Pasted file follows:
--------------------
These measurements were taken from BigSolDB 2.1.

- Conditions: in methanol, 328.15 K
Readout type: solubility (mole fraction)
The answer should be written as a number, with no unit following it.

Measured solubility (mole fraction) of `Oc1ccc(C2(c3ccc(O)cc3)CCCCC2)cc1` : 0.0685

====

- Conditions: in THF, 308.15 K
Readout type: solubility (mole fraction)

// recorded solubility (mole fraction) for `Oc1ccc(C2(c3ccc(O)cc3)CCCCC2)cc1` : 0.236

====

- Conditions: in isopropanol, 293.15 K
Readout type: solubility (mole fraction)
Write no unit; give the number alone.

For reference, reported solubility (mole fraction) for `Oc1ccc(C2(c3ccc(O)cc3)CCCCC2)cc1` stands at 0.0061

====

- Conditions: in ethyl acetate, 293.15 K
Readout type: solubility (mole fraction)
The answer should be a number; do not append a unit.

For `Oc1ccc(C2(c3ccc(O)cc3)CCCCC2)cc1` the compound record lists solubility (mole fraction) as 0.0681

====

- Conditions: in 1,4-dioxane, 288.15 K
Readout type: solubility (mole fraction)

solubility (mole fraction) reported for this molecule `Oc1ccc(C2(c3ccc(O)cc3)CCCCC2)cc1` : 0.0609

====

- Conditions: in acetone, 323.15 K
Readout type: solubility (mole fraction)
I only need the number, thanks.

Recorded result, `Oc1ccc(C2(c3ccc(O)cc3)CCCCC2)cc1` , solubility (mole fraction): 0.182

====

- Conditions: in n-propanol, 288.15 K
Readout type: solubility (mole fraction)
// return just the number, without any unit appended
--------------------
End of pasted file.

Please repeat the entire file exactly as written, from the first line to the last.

These measurements were taken from BigSolDB 2.1.

- Conditions: in methanol, 328.15 K
Readout type: solubility (mole fraction)
The answer should be written as a number, with no unit following it.

Measured solubility (mole fraction) of `Oc1ccc(C2(c3ccc(O)cc3)CCCCC2)cc1` : 0.0685

====

- Conditions: in THF, 308.15 K
Readout type: solubility (mole fraction)

// recorded solubility (mole fraction) for `Oc1ccc(C2(c3ccc(O)cc3)CCCCC2)cc1` : 0.236

====

- Conditions: in isopropanol, 293.15 K
Readout type: solubility (mole fraction)
Write no unit; give the number alone.

For reference, reported solubility (mole fraction) for `Oc1ccc(C2(c3ccc(O)cc3)CCCCC2)cc1` stands at 0.0061

====

- Conditions: in ethyl acetate, 293.15 K
Readout type: solubility (mole fraction)
The answer should be a number; do not append a unit.

For `Oc1ccc(C2(c3ccc(O)cc3)CCCCC2)cc1` the compound record lists solubility (mole fraction) as 0.0681

====

- Conditions: in 1,4-dioxane, 288.15 K
Readout type: solubility (mole fraction)

solubility (mole fraction) reported for this molecule `Oc1ccc(C2(c3ccc(O)cc3)CCCCC2)cc1` : 0.0609

====

- Conditions: in acetone, 323.15 K
Readout type: solubility (mole fraction)
I only need the number, thanks.

Recorded result, `Oc1ccc(C2(c3ccc(O)cc3)CCCCC2)cc1` , solubility (mole fraction): 0.182

====

- Conditions: in n-propanol, 288.15 K
Readout type: solubility (mole fraction)
// return just the number, without any unit appended